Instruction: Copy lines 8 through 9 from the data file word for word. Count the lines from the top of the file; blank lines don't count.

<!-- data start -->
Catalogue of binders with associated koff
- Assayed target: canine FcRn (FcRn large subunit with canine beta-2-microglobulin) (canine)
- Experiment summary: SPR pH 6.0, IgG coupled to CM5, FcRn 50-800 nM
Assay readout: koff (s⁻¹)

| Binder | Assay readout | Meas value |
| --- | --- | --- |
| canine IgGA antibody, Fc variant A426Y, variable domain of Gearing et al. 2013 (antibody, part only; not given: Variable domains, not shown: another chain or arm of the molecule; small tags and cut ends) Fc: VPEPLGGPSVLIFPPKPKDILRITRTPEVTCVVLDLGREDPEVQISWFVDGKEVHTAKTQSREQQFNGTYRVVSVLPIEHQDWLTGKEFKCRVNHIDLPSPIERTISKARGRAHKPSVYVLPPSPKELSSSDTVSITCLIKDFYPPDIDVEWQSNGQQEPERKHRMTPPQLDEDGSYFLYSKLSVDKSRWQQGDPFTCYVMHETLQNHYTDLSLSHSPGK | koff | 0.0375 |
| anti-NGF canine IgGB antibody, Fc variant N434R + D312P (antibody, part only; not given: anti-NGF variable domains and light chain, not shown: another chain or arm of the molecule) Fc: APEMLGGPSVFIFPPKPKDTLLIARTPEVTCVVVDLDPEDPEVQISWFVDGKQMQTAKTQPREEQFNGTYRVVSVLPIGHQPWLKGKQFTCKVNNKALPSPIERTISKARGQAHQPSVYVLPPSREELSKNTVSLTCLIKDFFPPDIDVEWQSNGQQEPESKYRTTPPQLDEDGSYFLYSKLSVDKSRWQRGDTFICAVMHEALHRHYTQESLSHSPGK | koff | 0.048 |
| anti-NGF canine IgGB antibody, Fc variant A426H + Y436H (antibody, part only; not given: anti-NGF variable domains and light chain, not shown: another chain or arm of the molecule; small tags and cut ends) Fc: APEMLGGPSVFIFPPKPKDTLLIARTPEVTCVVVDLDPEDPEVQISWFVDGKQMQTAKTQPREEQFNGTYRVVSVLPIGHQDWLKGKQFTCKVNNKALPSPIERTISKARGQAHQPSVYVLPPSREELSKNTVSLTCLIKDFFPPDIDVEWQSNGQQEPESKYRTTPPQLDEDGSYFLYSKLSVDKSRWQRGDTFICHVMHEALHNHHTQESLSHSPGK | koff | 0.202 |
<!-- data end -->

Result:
| anti-NGF canine IgGB antibody, Fc variant N434R + D312P (antibody, part only; not given: anti-NGF variable domains and light chain, not shown: another chain or arm of the molecule) Fc: APEMLGGPSVFIFPPKPKDTLLIARTPEVTCVVVDLDPEDPEVQISWFVDGKQMQTAKTQPREEQFNGTYRVVSVLPIGHQPWLKGKQFTCKVNNKALPSPIERTISKARGQAHQPSVYVLPPSREELSKNTVSLTCLIKDFFPPDIDVEWQSNGQQEPESKYRTTPPQLDEDGSYFLYSKLSVDKSRWQRGDTFICAVMHEALHRHYTQESLSHSPGK | koff | 0.048 |
| anti-NGF canine IgGB antibody, Fc variant A426H + Y436H (antibody, part only; not given: anti-NGF variable domains and light chain, not shown: another chain or arm of the molecule; small tags and cut ends) Fc: APEMLGGPSVFIFPPKPKDTLLIARTPEVTCVVVDLDPEDPEVQISWFVDGKQMQTAKTQPREEQFNGTYRVVSVLPIGHQDWLKGKQFTCKVNNKALPSPIERTISKARGQAHQPSVYVLPPSREELSKNTVSLTCLIKDFFPPDIDVEWQSNGQQEPESKYRTTPPQLDEDGSYFLYSKLSVDKSRWQRGDTFICHVMHEALHNHHTQESLSHSPGK | koff | 0.202 |